SBTS chapel live blog: Remembering the grace of God: A question — are we too tough to do the Great Commission?

Communications Staff — March 24, 2009

Preacher: Chuck Lawless, Dean of the Billy Graham School of Missions, Evangelism and Church Growth.

Text: Luke 22:31-34; 54-62

Before Lawless’ sermon, Danny Wuerffel shared a testimony as a part of Missions Emphasis Week at Southern Seminary, March 23-27.

Testimony: Danny Wuerffel, executive director of Desire Street Ministries; 1996 Heisman Trophy winner as quarterback of the Florida Gators.

Wuerffel said he was blown away by poverty and injustice in the streets of New Orleans during his career with the Saints. Wuerffel said he expected such poverty in third world countries, but not right down the street from the Superdome.

Wuerffel said the Lord began to open his eyes to the poverty that was around him in New Orleans, a reality that is not limited to that city. Wuerffel saw this reality.

Wuerffel began to see God’s heart for the poor, for widows, for ophans, for the disenfranchised. It is important to God that His people care about these things as well.

Desire Street Ministries is a family of urban ministries in seven different campuses in the southeast. They minister to poverty-stricken areas and are based in Atlanta.

Sermon: Remembering the grace of God: A question — are we too tough to do the Great Commission?

The Great Commission is a great task. We will accomplish it one person by one person by one person. One broken person living in the grace of God so much that you can’t help but tell others about it.

How do we fulfill the Great Commission?

We must remember that Jesus prays for us

Jesus tells Simon Peter that he prayed for him (v. 32). Satan demanded that he be able to sift Simon Peter and Jesus prayed that Peter’s faith would not fail. The Jesus that allows Satan to sift Peter is the same Jesus who prays that Peter’s faith will not fail. Peter struggled, denying Jesus. But Peter’s faith did not fail. And it did not fail because Jesus prayed for him.

Jesus sliced Peter’s overconfidence in two and He may need to slice our overconfidence in half as well. Every one of us in this room is one dumb decision away from falling. And overconfidence puts us dangerously close to falling.

So what is our hope?: Jesus prays for us. When we know that Jesus prays for us, that He intercedes for us, we know that we can stand in the confidence of His righteousness and not ours. When we stand in His strength, we know that we can share the Gospel with whoever He points us to. We can do this, because He prays for us.

We must remember that overconfidence leads us to failure and missed opportunities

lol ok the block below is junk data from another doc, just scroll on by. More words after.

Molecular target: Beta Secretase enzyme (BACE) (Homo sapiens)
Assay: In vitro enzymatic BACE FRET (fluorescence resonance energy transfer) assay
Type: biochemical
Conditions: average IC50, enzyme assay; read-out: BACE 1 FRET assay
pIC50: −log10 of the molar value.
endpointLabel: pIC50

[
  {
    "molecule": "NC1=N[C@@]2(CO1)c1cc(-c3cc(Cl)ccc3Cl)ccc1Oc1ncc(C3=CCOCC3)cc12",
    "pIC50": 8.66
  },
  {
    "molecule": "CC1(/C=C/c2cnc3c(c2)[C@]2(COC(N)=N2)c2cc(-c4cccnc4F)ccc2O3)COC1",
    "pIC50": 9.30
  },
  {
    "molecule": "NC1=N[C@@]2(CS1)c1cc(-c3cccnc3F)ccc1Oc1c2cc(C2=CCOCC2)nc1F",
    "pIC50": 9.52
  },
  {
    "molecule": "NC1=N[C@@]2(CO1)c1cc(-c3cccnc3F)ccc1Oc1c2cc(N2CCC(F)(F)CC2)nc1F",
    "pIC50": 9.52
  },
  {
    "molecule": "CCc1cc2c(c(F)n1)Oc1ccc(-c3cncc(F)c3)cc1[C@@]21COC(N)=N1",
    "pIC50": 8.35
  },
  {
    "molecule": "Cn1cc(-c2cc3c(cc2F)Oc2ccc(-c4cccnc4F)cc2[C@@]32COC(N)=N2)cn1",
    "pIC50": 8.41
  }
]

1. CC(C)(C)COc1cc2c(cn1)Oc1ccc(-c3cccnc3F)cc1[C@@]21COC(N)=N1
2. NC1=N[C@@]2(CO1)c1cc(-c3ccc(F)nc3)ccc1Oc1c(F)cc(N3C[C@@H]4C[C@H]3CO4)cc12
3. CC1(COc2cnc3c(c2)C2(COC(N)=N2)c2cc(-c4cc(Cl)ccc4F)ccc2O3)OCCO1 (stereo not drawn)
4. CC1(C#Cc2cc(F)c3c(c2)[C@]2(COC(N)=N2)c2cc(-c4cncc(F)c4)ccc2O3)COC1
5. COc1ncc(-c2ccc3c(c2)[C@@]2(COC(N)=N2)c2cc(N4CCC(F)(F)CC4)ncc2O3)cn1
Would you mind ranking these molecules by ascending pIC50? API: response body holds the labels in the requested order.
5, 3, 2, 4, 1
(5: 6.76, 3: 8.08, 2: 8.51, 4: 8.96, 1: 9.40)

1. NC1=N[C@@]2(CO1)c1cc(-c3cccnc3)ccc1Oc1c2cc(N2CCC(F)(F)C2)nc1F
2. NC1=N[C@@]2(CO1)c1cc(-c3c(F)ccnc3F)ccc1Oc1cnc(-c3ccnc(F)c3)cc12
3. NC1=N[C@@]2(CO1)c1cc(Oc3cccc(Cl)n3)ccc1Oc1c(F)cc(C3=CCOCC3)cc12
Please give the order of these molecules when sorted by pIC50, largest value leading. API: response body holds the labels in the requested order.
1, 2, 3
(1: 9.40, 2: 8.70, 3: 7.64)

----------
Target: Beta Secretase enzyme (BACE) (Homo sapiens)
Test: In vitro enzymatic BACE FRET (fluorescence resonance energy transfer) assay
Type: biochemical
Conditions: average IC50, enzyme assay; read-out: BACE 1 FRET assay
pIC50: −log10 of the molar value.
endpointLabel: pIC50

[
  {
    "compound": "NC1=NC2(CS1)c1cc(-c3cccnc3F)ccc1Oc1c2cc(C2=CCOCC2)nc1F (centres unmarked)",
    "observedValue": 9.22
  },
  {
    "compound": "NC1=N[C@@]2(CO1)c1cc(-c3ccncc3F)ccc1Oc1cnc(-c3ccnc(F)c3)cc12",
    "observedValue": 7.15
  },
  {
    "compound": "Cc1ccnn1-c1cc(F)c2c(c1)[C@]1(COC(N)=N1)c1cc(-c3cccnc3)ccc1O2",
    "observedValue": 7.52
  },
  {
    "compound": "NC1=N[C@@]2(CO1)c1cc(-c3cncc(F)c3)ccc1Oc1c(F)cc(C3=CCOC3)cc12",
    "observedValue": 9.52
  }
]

Peter is overconfident: ‘I am ready to go with you both to prison and to death,’ (v. 33). Peter does not pray, but instead sleeps because he is weary (in the Garden of Gethsemane). Overconfidence and weariness together are dangerous.

Peter claimed that he would go with Jesus and yet he denied Him, three times. Peter missed three opportunities to share about his faith in Jesus, to share that he was a follower of Jesus.

When life is about us, we operate in our own strength and when we think more about ourselves than Jesus or others, we miss opportunities for evangelism. Overconfidence leads to missed opportunities to do evangelism.

We must remember that Jesus uses broken people to do the work of the Great Commission

Peter learned just how far he could fall and how quickly it could happen. Peter was learning how God’s love could trump his rebellion. Peter was learning just how much he needed the Redeemer. Jesus has prayed Peter into brokenness and repentance. Then Peter is ready to be an evangelist. That is how it happens.

We evangelize best; we accomplish the Great Commission best, when we recognize how needy we are and how great God’s grace is. One reason we don’t fulfill the Great Commission is we get over grace. We forget about it. But God’s plan remains the same. He uses broken people who are on their faces before the Father. Jesus lifts us up, forgives us, and tells us to go take the Gospel to the people of the world.

We must do the Great Commission God’s way

Lawless recounted the story of playing whiffle ball with a boy in his neighborhood. The boy missed pitch after pitch after pitch from Lawless, finally became exasperated and said, ‘You are doing it wrong.’

God does not adjust his pitching to our swinging. We must do the Great Commission his way. We must carry it out one person at a time, one life at a time, with one broken, forgiven person taking the Gospel to people in need of the Gospel, one person at a time.

Are you ready to become a pastor, counselor, or church leader who is Trusted for Truth?

Apply now for summer or fall studies

Classes begin in June & Aug.